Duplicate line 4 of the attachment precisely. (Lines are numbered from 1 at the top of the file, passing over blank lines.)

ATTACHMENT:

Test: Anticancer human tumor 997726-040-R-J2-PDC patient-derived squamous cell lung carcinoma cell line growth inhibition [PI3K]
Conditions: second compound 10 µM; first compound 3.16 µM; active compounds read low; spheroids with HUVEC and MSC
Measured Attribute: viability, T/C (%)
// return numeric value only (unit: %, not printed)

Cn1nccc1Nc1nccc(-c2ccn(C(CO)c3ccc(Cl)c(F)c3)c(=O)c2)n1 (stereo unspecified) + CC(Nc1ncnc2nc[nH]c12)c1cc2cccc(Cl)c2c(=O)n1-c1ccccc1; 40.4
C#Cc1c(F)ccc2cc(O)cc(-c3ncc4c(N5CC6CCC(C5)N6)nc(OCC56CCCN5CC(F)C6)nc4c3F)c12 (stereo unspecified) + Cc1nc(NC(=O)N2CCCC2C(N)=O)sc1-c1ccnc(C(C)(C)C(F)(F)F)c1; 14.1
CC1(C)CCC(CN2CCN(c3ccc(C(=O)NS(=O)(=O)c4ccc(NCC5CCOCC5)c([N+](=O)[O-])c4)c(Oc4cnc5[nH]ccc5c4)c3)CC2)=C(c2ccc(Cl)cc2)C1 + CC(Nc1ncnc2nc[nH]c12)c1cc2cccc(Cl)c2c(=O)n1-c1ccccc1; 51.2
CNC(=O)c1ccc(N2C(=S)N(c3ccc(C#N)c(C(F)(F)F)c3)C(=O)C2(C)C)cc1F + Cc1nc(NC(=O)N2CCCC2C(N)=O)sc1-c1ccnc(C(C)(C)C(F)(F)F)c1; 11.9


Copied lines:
// return numeric value only (unit: %, not printed)